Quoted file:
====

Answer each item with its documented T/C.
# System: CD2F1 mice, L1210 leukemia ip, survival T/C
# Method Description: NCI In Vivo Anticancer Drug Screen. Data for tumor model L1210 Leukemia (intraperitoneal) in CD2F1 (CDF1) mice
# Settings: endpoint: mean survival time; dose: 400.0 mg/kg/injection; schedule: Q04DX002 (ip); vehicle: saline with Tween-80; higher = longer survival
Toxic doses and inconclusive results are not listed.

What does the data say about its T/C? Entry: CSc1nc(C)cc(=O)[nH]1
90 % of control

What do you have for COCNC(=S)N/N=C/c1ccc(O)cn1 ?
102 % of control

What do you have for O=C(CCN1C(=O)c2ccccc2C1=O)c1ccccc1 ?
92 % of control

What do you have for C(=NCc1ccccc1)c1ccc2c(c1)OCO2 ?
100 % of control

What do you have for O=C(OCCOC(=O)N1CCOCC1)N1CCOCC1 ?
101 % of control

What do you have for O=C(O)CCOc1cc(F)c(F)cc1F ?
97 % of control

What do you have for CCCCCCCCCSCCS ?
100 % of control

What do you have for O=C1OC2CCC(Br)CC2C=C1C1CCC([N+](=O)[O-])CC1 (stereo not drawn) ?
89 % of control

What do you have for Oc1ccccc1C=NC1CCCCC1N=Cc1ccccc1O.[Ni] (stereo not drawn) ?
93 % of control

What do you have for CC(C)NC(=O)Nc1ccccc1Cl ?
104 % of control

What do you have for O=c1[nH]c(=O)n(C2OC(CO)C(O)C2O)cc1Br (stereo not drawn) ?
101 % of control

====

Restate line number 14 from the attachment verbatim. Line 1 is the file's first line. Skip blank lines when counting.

What do you have for O=C(OCCOC(=O)N1CCOCC1)N1CCOCC1 ?